Saskatoon

Saskatoon ER wait times delaying first responders, endangering public, workers say

Calling 911 in Saskatoon? You may end up waiting hours for an ambulance.

Sask. Health authority says 36 more acute care beds should ease emergency room congestion

Ambulances outside the St. Paul's Hospital emergency room. Workers are sometimes stuck waiting for hospital beds before being able to return to the ambulance. (Dan Zakreski/CBC)

It's a snapshot of how emergency services are not supposed to work and front-line staff in Saskatoon say it's endangering lives.

On Sept. 20, Medavie Health fielded 80 emergency calls in a 12-hour period. The demand for ambulances was so high that five additional units were called in to assist the eight vehicles already on the street.

The problem, say staff who spoke with CBC, is that the extra ambulances sat idling outside emergency rooms because the paramedics were sitting in hospital hallways waiting for staff to take the patients and beds to free up.

These so-called "offload delays" meant some people who called 911 had to wait hours for an ambulance to arrive. At least eight calls were cancelled because of the delays.

Front line Medavie staff spoke to CBC about what's happening on the condition they not be named. The company has ordered staff not to speak and it declined repeated interview requests.

"I think it's not acceptable to call 911 and have no ambulance come for hours," one said.

"We can't keep up with the calls because we are sitting in the back halls."

An old wound

Delays creating an ambulance shortage on the street are not new, but it's unusual for front-line staff to speak out so forcefully.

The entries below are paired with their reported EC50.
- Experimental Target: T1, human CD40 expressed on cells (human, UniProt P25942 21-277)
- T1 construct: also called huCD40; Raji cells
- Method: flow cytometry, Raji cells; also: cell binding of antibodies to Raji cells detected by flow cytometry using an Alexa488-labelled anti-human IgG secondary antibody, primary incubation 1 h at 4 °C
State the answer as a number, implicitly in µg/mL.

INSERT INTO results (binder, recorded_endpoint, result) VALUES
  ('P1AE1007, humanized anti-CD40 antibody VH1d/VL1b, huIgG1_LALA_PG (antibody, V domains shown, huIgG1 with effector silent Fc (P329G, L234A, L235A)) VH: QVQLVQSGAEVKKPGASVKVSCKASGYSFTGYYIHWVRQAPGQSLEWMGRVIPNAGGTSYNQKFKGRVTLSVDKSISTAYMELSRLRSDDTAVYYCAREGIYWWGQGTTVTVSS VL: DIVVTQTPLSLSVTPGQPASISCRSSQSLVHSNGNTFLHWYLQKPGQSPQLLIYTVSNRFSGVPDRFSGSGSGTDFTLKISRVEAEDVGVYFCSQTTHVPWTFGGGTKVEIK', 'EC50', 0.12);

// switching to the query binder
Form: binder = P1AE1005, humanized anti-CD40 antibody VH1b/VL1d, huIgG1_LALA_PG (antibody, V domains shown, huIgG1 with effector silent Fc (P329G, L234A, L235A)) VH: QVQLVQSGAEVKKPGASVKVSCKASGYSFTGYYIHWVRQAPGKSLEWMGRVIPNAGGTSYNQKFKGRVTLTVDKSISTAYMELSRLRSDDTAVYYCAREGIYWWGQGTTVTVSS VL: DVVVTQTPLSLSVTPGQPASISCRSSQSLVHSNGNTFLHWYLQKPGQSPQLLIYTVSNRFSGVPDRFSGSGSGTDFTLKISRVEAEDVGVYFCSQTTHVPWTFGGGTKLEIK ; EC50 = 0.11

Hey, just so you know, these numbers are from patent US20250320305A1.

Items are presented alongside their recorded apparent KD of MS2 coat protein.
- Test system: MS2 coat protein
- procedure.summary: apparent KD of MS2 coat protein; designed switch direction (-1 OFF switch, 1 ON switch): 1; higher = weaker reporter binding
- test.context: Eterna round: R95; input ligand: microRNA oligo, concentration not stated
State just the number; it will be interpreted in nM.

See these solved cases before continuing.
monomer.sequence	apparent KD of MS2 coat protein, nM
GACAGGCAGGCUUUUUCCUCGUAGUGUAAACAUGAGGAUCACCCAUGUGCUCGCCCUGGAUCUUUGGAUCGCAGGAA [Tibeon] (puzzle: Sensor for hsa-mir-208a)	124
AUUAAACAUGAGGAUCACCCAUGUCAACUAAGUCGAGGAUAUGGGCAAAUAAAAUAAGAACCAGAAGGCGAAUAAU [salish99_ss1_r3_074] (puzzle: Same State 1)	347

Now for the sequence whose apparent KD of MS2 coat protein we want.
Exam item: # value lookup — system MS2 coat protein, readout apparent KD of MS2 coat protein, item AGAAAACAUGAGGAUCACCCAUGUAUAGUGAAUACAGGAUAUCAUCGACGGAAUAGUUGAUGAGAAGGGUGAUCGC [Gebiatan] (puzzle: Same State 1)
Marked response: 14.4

Both Medavie and the then-Saskatoon Health Region have spoken publicly about the ambulance shortages in the past, but they are not speaking now.

NDP Leader Ryan Meili says it's an issue that's been left effectively unaddressed for years. He said that needs to change because people may die.

"It's not surprising but it is alarming and shouldn't be something that we should just accept as normal," he said.

"You've got people who are offering these front line services who are worried, who are experiencing the backlog in emergency rooms and who are worried about the care they are able to provide to patients."

In an email to CBC, Saskatchewan Health Authority communications officer Amanda Purcell said 36 new acute care beds at Royal University Hospital should ease the pressure.

"The 36 additional permanent acute care in-patient beds at Royal University Hospital (RUH) are expected to be ready for patients in early 2020. In the meantime, a temporary 22-bed admission transition area is being set up for the interim period until plans are complete for the new permanent in-patient beds," she wrote. 

"This will allow for transferring admitted patients out of the Emergency Department, initiating the admission process and ordering treatments while patients wait for an appropriate in-patient bed to be vacated.

Meili said this is only part of the solution.

He suggested that more long-term care and home care could open up space in hospitals. Hospitals across the province need more doctors and nurses, he said.

Meili said another solution would be to have a separate emergency system for mental health patients.

"Mental health issues, especially with the crystal meth crisis, are really dominating a lot of emergency room care," he said.

About the Author

Dan Zakreski is a reporter for CBC Saskatoon.

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